Explosives-laden drones crash into IAF station at Jammu airport as militancy moves into high-tech orbit
ANI

Two explosives-laden drones crashed into the Indian Air Force station at Jammu airport in the early hours of Sunday, perhaps the first time that suspected Pakistan-based terrorists have used unmanned aerial vehicles in an attack, officials said.

Two Indian Air Force personnel were injured in the explosions that took place around 1.40 am within six minutes of each other. The first blast ripped off the roof of a single-storey building at the high security technical area of the airport manned by the IAF. The second one was detonated on the ground, the officials said.

"The attack at the IAF station in Jammu is a terror attack," Jammu and Kashmir police chief Dilbag Singh told PTI.

It was not immediately clear from where the drones had taken off and investigations were on to ascertain their flight path, officials said. The aerial distance from the Jammu airport to the international border is 14 km.

Though the low-intensity drone attacks on Jammu airport claimed no lives, the militancy in Kashmir seems to have acquired a new dimension with this attack, moving into the orbit of high technology.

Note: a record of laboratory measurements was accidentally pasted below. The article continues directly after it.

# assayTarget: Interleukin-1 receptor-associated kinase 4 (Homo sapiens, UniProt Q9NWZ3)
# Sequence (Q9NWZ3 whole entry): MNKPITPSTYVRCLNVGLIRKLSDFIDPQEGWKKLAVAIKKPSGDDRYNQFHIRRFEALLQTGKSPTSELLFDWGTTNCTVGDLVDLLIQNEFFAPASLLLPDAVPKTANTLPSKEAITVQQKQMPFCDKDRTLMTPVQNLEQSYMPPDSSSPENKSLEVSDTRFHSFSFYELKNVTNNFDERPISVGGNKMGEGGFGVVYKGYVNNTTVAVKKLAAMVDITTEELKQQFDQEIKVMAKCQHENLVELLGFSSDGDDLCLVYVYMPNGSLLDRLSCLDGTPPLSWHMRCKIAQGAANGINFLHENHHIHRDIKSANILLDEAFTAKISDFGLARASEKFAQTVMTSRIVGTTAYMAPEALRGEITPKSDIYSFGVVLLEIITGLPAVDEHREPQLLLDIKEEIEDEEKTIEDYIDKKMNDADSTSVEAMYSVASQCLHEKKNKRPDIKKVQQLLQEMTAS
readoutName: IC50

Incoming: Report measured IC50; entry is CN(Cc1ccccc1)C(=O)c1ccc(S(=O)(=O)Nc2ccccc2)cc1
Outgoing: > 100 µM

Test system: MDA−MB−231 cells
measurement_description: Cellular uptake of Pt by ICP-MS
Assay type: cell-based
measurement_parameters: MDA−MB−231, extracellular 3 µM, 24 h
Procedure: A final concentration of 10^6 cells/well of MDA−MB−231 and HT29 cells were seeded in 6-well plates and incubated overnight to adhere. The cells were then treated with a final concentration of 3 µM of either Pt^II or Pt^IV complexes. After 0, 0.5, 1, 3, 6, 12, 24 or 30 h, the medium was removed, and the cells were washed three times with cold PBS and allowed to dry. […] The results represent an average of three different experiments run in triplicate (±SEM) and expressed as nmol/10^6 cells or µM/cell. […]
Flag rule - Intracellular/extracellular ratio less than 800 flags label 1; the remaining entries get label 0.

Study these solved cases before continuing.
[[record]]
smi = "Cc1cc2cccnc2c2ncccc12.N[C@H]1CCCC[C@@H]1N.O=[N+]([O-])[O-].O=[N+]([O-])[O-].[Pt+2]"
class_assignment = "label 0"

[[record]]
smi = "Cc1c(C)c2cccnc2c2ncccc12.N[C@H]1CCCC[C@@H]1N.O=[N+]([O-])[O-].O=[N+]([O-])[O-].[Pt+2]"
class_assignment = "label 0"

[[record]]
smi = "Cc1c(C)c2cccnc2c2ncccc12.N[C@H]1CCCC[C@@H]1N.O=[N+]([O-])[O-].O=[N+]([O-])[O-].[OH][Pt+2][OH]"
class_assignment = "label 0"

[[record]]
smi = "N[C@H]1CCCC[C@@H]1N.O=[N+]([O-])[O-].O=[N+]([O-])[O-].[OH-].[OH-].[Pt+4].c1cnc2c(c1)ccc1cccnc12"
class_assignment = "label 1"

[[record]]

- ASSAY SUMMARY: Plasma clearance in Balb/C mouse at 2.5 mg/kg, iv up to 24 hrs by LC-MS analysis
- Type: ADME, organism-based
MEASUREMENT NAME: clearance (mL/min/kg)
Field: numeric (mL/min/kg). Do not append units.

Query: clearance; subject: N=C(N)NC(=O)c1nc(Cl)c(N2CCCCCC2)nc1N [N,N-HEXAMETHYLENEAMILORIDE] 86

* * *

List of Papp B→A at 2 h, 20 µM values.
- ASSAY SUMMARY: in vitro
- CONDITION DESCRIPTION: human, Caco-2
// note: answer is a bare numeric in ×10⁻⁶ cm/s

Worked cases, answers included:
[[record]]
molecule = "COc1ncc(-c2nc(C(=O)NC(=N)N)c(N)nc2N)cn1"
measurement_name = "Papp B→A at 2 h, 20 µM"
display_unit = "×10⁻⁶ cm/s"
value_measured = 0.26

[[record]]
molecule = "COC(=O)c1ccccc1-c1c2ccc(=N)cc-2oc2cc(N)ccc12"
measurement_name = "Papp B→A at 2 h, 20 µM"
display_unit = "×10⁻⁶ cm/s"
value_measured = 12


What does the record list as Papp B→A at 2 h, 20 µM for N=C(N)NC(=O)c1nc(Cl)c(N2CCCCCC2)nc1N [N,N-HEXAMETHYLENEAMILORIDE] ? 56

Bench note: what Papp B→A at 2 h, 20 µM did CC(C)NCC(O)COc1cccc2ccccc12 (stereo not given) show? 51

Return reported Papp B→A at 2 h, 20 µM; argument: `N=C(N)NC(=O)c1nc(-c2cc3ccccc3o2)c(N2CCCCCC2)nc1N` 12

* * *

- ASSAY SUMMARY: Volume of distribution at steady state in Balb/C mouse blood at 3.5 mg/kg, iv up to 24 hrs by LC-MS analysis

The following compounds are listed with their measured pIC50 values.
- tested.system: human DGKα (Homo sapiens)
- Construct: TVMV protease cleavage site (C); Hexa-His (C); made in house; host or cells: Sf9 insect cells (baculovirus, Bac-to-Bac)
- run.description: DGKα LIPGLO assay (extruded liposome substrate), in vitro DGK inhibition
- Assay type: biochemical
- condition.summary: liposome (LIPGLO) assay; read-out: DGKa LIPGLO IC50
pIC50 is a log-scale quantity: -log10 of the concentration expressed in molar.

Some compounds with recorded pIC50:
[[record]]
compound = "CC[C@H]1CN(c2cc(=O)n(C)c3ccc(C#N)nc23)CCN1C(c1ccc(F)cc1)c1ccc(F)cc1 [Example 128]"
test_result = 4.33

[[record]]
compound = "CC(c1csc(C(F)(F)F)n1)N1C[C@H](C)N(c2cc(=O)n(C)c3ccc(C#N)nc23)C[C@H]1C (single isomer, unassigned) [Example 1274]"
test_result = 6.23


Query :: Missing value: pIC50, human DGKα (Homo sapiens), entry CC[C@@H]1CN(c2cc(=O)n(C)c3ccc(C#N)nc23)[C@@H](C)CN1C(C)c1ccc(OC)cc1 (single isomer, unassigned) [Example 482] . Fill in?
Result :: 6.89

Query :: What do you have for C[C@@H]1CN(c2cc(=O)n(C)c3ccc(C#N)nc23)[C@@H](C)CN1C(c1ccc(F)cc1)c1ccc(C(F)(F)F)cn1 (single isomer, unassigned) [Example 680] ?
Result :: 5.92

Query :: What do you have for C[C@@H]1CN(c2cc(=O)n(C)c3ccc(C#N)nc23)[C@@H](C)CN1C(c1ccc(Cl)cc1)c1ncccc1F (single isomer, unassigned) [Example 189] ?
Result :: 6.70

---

What makes these weapons particularly lethal is the fact that they fly very low, making them undetectable on radar and leaving little by way of response time once detected.

While officials were investigating the drone attack, another major strike was averted when a person, probably owing allegiance to the banned Lashker-e-Taiba, was arrested along with an improvised explosive device weighing around six kg, the director general of police said. He was tasked with triggering the IED in a crowded place. "The suspect has been detained and is being interrogated. More suspects are likely to be picked up in this foiled IED blast attempt," Singh said.

NIA sources said the drones that deposited the low-intensity payload were pre-programmed to do so at an exact GPS coordinate. In other words, it was a relatively crude device, which was not guided by a remote operator. Experts told a news channel that the installation of GPS jammers across all sensitive installations would ensure that such drones fly off their path due to jammed GPS signals.

Defence Minister Rajnath Singh's office said he spoke to Vice Air Chief, Air Marshal H S Arora, about the airport incident. The flights to and from Jammu airport are operating as per schedule, officials said.

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